Title: Rebel Bully Geek Pariah
Author: Erin Jade Lange
Publication Date: February 16, 2016
Source: ARC from Bloomsbury
Source: ARC from Bloomsbury
The Breakfast Club gets a modern, high-stakes reboot in this story of four very different teens and a night that changes them forever.
The Rebel: Once popular, Andi is now a dreadlocked, tattooed wild child.
The Bully: York torments everyone who crosses his path, especially his younger brother.
The Geek: Tired of being bullied, Boston is obsessed with getting into an Ivy League college.
The Pariah: Choosing to be invisible has always worked for Sam . . . until tonight.
When Andi, York, Boston, and Sam find themselves hiding in the woods after a party gets busted by the cops, they hop into the nearest car they see and take off—the first decision of many in a night that will change their lives forever. By the light of day, these four would never be caught dead together, but when their getaway takes a dangerously unpredictable turn, sticking together could be the only way to survive.
With cinematic storytelling and compelling emotional depth, critically acclaimed author Erin Jade Lange takes readers on literary thrill ride.
When I first saw the synopsis for Erin Jade Lange's Rebel Bully Geek Pariah, I was drawn to it because of three simple words - The Breakfast Club. Anyone who knows me knows that I love the classic 80s film, so of course I was a little curious to see if this book really lived up to one of my favorite movies ever. While there are similarities, between this novel and The Breakfast Club, I don't know if I'd personally call this a "reboot" of the legendary film. The book is good, but comparing them is like comparing apples and oranges.
First things first... let's get to that comparison to the legendary John Hughes film. I did say there were some similarities, and I'm sure that many fans of the movie are wandering what they are. The synopsis has you covered for this one, so you don't have to look far. Four teens who wouldn't be caught dead together find themselves in a situation they can't get away from. Throughout their journey, they learn things about one another that they never knew, and they come out of it as friends. Sound similar?
But this isn't a Saturday detention in the library! Instead of paying for their crimes by sitting in detention all day, these four teens - Sam, Andi, Boston, and York - are on the run and committing crimes! Is the plot realistic? Probably not. It's probably not all that plausible either. But for me, it was entertaining and I was on the edge of my seat. I often found myself reading chapter after chapter after chapter just to see what happened, and before I knew it, I was through most of the book. So while I don't think I'll ever come across a group of teenage vigilantes, at least I can say that Erin Jade Lange knows how to write a truly captivating story.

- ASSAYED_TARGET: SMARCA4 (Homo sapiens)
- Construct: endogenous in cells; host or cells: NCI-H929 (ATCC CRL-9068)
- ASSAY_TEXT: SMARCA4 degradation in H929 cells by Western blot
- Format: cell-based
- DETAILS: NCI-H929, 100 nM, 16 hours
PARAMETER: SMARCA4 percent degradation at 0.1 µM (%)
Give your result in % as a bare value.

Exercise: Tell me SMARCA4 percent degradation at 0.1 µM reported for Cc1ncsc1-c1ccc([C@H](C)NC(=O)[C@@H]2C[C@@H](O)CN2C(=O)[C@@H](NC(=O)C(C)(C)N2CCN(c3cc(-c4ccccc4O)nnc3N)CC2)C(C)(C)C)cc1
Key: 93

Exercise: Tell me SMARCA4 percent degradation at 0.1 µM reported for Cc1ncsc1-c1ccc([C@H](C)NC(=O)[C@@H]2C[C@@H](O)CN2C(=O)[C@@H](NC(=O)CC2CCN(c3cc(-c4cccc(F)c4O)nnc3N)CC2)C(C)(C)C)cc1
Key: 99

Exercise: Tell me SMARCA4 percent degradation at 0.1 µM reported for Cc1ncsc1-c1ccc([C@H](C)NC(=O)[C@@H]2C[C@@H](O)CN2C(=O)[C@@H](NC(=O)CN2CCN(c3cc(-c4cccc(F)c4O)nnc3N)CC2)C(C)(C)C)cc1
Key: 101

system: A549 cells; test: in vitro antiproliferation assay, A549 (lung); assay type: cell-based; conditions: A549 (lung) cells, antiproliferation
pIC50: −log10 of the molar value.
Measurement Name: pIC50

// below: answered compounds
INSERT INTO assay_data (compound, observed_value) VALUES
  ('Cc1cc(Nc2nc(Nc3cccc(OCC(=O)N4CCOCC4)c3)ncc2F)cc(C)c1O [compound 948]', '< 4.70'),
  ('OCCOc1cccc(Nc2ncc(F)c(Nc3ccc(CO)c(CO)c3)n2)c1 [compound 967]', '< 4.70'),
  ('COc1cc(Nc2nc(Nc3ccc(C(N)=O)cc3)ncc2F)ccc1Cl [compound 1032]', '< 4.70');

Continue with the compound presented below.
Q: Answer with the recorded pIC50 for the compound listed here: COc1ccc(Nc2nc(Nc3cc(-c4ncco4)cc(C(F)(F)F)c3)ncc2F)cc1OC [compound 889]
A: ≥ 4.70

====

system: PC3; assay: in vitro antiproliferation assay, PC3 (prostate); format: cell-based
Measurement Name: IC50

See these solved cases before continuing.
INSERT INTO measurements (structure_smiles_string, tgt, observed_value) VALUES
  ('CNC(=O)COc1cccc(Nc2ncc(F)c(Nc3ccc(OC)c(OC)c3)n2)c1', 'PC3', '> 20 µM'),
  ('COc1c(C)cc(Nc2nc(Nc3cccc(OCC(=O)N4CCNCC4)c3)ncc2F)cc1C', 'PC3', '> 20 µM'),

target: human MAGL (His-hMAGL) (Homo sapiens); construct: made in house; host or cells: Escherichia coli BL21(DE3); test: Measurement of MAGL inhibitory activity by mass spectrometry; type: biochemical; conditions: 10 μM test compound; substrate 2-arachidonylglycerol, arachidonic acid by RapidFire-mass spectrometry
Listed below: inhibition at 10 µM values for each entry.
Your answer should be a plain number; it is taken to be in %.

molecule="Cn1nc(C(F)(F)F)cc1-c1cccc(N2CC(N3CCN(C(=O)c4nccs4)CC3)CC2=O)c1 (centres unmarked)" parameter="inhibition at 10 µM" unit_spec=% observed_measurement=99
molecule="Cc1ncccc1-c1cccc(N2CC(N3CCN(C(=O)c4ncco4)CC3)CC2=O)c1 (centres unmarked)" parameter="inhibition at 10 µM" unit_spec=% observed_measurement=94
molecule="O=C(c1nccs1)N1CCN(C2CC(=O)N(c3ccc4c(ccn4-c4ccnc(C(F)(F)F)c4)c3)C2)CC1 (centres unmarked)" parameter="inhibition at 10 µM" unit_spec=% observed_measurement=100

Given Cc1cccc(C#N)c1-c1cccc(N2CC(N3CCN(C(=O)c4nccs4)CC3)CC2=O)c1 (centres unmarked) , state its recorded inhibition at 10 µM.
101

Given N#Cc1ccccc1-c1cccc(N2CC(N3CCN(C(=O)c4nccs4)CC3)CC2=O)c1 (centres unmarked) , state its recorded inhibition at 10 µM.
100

The characters in Rebel Bully Geek Pariah are what you think they'd be, but they are also so much more than just their social standing.
Readers will meet the pariah, Sam, first. After a tragic accident, she's tried to make herself as invisible as possible, hiding behind hats and staying out of the way. So much has happened to her in her young life, and it's hard not to feel bad for her, but somehow, she finds a way to stay strong throughout all that adversity. I think readers will admire her strength. Then there's the rebel. The once popular Andi has traded in her signature Queen Bee appearance for dreadlocks and tattoos. She's tough. She's a criminal. But readers will discover that there's still a soft side to her. The geek of our story is brainiac Boston. He's Ivy League bond, and if it weren't for his bully of a brother York, he would have never been at the party to begin with. It's interesting to see how these two interact, especially because they are so different, but I really do feel like Lange portrayed a realistic brotherly relationship. Obviously there are some personality twists like in The Breakfast Club, and I don't want to spoil them for you. I can say that I really did like how Lange developed these characters and how they evolved throughout the novel.
There were a few things about the book that bothered me, but they mostly just had to do with the flow and continuity of the novel. I think the biggest thing for me were the random breaks in the book to reflect on things that happened before and after the epic night that Sam, Andi, Boston, and York spend together. I liked their addition and meaning to the story, especially the "after" teaser that worked as a prologue, but I really think that these sections of the book could have been either eliminated or tacked on as final chapters.
Rebel Bully Geek Pariah is a novel that fans of YA thrillers will enjoy, but I also think it will appeal to any reader who just wants a fast-paced novel with a hell of a story. I didn't expect to like this novel as much as I did, but I'm so glad that I read it. It introduced me to some memorable characters, and I'm pretty sure that this novel will stick with me for a while.
Erin writes facts by day and fiction by night. As a journalist, she is inspired by current
events and real-world issues and uses her writing to explore how those issues impact teenagers.
She is an only child, so she spent a lot of time entertaining herself as a kid. This required her to rely heavily on her own imagination, which is probably why she became a writer.
Erin grew up in the cornfields of northern Illinois, along the Mississippi River in one of the few places it flows east to west. She now lives in the sunshine of Arizona and will forever be torn between her love of rivers and her love of the desert.